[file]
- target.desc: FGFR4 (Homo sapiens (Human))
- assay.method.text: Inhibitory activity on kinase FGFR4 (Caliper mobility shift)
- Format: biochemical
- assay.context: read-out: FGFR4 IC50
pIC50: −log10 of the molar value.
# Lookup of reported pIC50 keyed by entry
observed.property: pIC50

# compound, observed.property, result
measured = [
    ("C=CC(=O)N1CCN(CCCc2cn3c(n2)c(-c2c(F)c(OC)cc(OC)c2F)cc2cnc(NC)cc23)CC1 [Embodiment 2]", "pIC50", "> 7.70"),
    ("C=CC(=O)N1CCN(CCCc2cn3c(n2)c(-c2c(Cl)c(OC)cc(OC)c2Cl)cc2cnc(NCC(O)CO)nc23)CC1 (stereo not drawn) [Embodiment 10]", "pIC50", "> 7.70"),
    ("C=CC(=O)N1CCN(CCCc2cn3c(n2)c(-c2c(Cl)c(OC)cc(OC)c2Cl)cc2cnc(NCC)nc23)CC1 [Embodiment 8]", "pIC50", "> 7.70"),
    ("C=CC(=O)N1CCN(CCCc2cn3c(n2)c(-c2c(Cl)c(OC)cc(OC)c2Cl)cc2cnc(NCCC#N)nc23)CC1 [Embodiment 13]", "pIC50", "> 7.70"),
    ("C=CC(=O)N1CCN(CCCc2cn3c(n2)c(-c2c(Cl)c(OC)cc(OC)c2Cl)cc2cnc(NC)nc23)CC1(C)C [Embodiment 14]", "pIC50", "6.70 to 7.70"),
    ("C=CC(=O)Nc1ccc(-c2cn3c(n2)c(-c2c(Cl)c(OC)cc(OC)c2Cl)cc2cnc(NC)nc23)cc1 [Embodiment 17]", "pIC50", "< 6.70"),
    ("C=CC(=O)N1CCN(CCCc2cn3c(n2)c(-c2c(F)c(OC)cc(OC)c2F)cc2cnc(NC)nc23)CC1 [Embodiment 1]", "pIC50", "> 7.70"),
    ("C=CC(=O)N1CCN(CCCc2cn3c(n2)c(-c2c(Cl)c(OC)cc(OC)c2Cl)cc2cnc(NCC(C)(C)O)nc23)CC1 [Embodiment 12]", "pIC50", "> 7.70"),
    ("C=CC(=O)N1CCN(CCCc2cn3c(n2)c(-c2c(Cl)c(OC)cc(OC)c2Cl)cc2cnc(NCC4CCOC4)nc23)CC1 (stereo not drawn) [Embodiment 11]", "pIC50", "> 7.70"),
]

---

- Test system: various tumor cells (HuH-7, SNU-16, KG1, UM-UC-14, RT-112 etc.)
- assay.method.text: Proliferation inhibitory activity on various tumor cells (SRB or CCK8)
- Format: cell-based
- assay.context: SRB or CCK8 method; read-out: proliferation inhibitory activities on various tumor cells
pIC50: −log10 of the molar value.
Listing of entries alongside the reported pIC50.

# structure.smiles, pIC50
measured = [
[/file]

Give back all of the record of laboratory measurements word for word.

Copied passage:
- target.desc: FGFR4 (Homo sapiens (Human))
- assay.method.text: Inhibitory activity on kinase FGFR4 (Caliper mobility shift)
- Format: biochemical
- assay.context: read-out: FGFR4 IC50
pIC50: −log10 of the molar value.
# Lookup of reported pIC50 keyed by entry
observed.property: pIC50

# compound, observed.property, result
measured = [
    ("C=CC(=O)N1CCN(CCCc2cn3c(n2)c(-c2c(F)c(OC)cc(OC)c2F)cc2cnc(NC)cc23)CC1 [Embodiment 2]", "pIC50", "> 7.70"),
    ("C=CC(=O)N1CCN(CCCc2cn3c(n2)c(-c2c(Cl)c(OC)cc(OC)c2Cl)cc2cnc(NCC(O)CO)nc23)CC1 (stereo not drawn) [Embodiment 10]", "pIC50", "> 7.70"),
    ("C=CC(=O)N1CCN(CCCc2cn3c(n2)c(-c2c(Cl)c(OC)cc(OC)c2Cl)cc2cnc(NCC)nc23)CC1 [Embodiment 8]", "pIC50", "> 7.70"),
    ("C=CC(=O)N1CCN(CCCc2cn3c(n2)c(-c2c(Cl)c(OC)cc(OC)c2Cl)cc2cnc(NCCC#N)nc23)CC1 [Embodiment 13]", "pIC50", "> 7.70"),
    ("C=CC(=O)N1CCN(CCCc2cn3c(n2)c(-c2c(Cl)c(OC)cc(OC)c2Cl)cc2cnc(NC)nc23)CC1(C)C [Embodiment 14]", "pIC50", "6.70 to 7.70"),
    ("C=CC(=O)Nc1ccc(-c2cn3c(n2)c(-c2c(Cl)c(OC)cc(OC)c2Cl)cc2cnc(NC)nc23)cc1 [Embodiment 17]", "pIC50", "< 6.70"),
    ("C=CC(=O)N1CCN(CCCc2cn3c(n2)c(-c2c(F)c(OC)cc(OC)c2F)cc2cnc(NC)nc23)CC1 [Embodiment 1]", "pIC50", "> 7.70"),
    ("C=CC(=O)N1CCN(CCCc2cn3c(n2)c(-c2c(Cl)c(OC)cc(OC)c2Cl)cc2cnc(NCC(C)(C)O)nc23)CC1 [Embodiment 12]", "pIC50", "> 7.70"),
    ("C=CC(=O)N1CCN(CCCc2cn3c(n2)c(-c2c(Cl)c(OC)cc(OC)c2Cl)cc2cnc(NCC4CCOC4)nc23)CC1 (stereo not drawn) [Embodiment 11]", "pIC50", "> 7.70"),
]

---

- Test system: various tumor cells (HuH-7, SNU-16, KG1, UM-UC-14, RT-112 etc.)
- assay.method.text: Proliferation inhibitory activity on various tumor cells (SRB or CCK8)
- Format: cell-based
- assay.context: SRB or CCK8 method; read-out: proliferation inhibitory activities on various tumor cells
pIC50: −log10 of the molar value.
Listing of entries alongside the reported pIC50.

# structure.smiles, pIC50
measured = [